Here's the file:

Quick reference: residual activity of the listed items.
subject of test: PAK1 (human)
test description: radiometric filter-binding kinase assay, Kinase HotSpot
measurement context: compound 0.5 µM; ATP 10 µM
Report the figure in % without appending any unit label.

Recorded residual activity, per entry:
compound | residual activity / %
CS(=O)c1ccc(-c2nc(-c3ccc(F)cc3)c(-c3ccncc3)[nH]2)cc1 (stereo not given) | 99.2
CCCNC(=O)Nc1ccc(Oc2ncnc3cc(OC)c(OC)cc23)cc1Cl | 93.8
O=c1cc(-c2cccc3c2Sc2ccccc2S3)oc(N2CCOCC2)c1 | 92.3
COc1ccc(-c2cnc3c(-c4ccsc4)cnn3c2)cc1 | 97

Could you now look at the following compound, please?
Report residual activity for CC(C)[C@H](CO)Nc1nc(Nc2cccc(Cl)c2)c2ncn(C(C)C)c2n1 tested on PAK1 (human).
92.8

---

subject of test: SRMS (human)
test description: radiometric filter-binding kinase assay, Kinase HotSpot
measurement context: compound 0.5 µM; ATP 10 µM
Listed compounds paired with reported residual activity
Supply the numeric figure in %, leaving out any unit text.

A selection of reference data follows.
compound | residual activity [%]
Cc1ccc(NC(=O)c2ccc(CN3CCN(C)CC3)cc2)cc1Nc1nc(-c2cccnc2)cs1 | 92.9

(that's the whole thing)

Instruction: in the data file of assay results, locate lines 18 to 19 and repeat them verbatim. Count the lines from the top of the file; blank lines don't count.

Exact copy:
measurement context: compound 0.5 µM; ATP 10 µM
Listed compounds paired with reported residual activity